If DefTech are "bright" sounding . . .

Discussion in 'Archived Threads 2001-2004' started by Marshall Sander, Mar 26, 2002.

  1. Marshall Sander

    Marshall Sander Stunt Coordinator

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    . . . what are some high quality speakers that are not "bright".

    I recently auditioned some DefTech speakers (Studio 350) and could immediately notice the "bright" sound. There was no subwoofer on, so I did not get to hear the speaker in conjunction with some low bass -- but I thought the sound was too harsh for my regular listening.

    I also heard some Kef speakers in the same room, and they sounded good, not as bright.

    Please give my your opinions on other (besides Kef) quality speakers that are not bright.

    Thanks in advance.
     
  2. Michael Yung

    Michael Yung Stunt Coordinator

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    I suggest you check out Sonus Faber. As a general rule of thumb, look for speakers with the tweeter section made out of some sort of fabric then metal. Sonus Faber have silk dome tweeters and I have listen to their Concertino series which is a monitor, bookshelf size, pretty laid back sounding but accurate nonetheless.
     
  3. Ken Custodio

    Ken Custodio Second Unit

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    I have Paradigm Monitor 9's which I like alot and are considered warmer speakers. Most of the people on this forum like the Monitor 7's over the 9's because they say the 9's sound a bit muddy. But I tweaked the Treble +4dB and it sounds as bright and clear as my friends 7's but had the added bass of the 9's. He had brought them over to A/B compare the two models...He lives two doors down [​IMG]
     
  4. Shane Martin

    Shane Martin Producer

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  5. Ned

    Ned Supporting Actor

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    I wouldn't call def tech bright at all. B+W is definitely "brighter" as most of them have metal dome tweeters whereas DT use polymer or silk dome tweeters.

    Your impression could be from the material used or the room acoustics.
     
  6. Shane Martin

    Shane Martin Producer

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    Ned,

    Def Tech's use Aluminum dome tweeters. IE: Metal.
     
  7. David Judah

    David Judah Screenwriter

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    They use metal domes with silk surrounds. Everyone has different scales, but I wouldn't personally call them bright by any means, at least not the BPs and up.

    Now Klipsch's are bright in my book. Infinity's are laid back. If the Klipsch's were 10 and Infinity's were 1 on the brightness scale, I would give the DT's a 4.

    DJ
     
  8. Brett DiMichele

    Brett DiMichele Producer

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    Everyone has an opinion on "sound" and to each individual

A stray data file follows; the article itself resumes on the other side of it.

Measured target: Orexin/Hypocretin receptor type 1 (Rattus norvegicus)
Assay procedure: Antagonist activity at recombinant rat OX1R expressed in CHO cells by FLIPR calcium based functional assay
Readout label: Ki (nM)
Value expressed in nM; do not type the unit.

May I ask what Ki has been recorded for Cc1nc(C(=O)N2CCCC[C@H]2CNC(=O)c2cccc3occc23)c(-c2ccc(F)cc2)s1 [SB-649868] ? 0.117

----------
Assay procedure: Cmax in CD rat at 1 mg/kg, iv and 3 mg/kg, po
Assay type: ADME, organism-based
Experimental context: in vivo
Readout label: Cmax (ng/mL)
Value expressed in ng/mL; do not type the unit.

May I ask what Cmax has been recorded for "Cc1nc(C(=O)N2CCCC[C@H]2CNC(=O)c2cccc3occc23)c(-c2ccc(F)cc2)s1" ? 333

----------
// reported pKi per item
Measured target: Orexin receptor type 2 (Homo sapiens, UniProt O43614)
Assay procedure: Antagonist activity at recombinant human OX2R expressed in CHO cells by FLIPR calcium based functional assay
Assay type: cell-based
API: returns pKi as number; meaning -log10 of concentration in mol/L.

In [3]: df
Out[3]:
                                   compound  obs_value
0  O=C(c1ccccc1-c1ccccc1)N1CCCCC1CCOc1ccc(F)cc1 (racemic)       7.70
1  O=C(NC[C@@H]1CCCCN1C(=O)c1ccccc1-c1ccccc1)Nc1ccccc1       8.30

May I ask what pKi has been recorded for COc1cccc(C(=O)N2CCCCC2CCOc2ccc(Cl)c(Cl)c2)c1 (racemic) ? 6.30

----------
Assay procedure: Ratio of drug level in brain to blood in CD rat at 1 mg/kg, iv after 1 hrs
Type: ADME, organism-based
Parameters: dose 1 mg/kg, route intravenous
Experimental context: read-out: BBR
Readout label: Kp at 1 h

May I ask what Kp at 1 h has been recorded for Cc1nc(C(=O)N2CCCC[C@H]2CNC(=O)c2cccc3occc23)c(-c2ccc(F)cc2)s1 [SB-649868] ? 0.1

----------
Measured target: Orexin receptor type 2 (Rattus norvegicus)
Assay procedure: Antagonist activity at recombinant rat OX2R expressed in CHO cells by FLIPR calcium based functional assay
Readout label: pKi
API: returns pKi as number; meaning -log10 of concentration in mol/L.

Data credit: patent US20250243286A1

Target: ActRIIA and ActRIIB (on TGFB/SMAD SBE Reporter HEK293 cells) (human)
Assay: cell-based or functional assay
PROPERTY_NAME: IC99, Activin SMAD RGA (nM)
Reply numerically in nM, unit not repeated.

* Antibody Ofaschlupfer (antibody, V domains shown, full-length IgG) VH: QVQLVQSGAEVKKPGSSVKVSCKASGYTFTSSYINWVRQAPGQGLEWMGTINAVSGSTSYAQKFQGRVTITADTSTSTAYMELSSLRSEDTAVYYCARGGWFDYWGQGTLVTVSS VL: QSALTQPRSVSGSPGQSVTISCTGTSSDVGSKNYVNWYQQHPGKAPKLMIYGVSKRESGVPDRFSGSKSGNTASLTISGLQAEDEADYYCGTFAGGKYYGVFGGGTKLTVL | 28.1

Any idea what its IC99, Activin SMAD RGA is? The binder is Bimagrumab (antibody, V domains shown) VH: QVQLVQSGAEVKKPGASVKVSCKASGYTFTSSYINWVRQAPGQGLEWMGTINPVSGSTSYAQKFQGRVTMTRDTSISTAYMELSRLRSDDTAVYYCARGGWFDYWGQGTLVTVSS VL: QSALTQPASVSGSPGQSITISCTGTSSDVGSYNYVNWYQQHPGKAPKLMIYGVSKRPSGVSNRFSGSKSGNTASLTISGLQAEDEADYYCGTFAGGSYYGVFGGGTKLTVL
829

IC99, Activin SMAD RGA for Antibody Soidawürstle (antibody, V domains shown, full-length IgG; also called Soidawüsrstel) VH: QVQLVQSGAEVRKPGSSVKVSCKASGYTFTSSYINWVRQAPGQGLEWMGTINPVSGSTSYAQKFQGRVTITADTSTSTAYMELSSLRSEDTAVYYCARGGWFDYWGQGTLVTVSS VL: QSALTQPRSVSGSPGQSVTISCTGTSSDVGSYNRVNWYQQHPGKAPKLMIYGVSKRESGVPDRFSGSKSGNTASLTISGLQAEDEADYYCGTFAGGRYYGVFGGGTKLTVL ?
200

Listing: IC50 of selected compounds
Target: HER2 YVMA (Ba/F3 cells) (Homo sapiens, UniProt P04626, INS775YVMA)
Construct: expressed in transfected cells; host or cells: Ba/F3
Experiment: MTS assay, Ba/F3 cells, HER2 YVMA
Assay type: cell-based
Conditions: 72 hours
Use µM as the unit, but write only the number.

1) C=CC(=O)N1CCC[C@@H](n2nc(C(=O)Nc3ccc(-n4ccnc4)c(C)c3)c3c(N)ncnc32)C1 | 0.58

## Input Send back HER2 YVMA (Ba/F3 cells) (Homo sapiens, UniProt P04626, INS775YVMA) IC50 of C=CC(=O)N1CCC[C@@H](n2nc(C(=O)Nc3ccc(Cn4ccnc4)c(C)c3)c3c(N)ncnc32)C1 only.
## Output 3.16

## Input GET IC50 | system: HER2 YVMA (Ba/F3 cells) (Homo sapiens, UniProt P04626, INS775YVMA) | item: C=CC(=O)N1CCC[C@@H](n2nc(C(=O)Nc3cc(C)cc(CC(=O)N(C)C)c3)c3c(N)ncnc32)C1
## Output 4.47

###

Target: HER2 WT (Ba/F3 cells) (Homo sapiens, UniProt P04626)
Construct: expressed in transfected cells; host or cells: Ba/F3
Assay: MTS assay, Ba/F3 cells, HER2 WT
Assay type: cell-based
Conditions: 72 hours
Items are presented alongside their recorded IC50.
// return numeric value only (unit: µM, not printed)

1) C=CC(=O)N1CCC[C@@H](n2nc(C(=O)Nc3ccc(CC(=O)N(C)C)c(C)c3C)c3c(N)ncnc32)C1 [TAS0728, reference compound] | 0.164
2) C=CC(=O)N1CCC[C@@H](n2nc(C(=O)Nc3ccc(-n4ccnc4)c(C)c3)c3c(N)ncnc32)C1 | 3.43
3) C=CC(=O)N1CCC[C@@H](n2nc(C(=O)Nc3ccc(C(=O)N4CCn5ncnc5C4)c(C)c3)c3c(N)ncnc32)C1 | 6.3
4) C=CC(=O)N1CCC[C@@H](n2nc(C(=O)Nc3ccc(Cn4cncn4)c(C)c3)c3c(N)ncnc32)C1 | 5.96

they have a preference. But IMHO we are so used to listening

    to "laid back" sound that we do not know how to embrace

    the true range of sound from 20Hz to 20,000+ Khz. The fact

    is that when you hear the real instruments in person they

    can be perceived as "bright" and instruments can cause

    fatigue. Faithful sound reproduction would (or should)

    reproduce the exact same sound charecteristics as the original

    instrument from which the music was made.

    It all leads back to preference. If you are easily fatigued

    by faithful reproduction of very high notes from metallic

    wind or strung instruments then you may want to avoid any

    speaker that utilizes a metallic dome tweeter of any sort

    (Aluminium, Titanium, Ceramic Composites and even Carbon

    Composites) in lieu of more "laid back" high frequency

    drivers utilizing treated silk, Polypropelene, Aerogel and

    open celled foams among others.

    One other thing to note is that metallic tweeters generaly

    expose flaws in poor masterings and they need high quality

    source components. You may be able to get away with poor

    recordings on a "warm" speaker because it does not expose

    the flaws in the music. On the other hand when you listen

    to a bad recording on a good metallic dome it will sound

    absolutely HORRIBLE (from my experiances). It can be dishearting

    but I would never give up the sound of metallics just because

    some recordings are absolute garbage.
     
  9. Lewis Besze

    Lewis Besze Producer

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  10. Bob_A

    Bob_A Supporting Actor

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    First of all, we should not be making any definitive conclusions based on an in-store audition. Take them home, break them in fully, keep the tweeters away from any nearby object or wall, keep the cables uncluttered and uncoiled, and if this doesn't work then try some different amplification, try some different cd players, try some different cables, and then you should have a good idea about whether these speakers have too much high frequency energy for your tastes. I own DT's, and I do not find them to be bright. Clean and crisp, but certainly not bright.

    The DT tweeter design is not simply just another metal tweeter. It is an aluminum dome tweeter that has been specially annealed to relax the crystal structure, in a design which is said to synergistically bring together the performance advantages of metal domes (greater clarity) and soft domes (smoother sound and better dampening) in one tweeter design.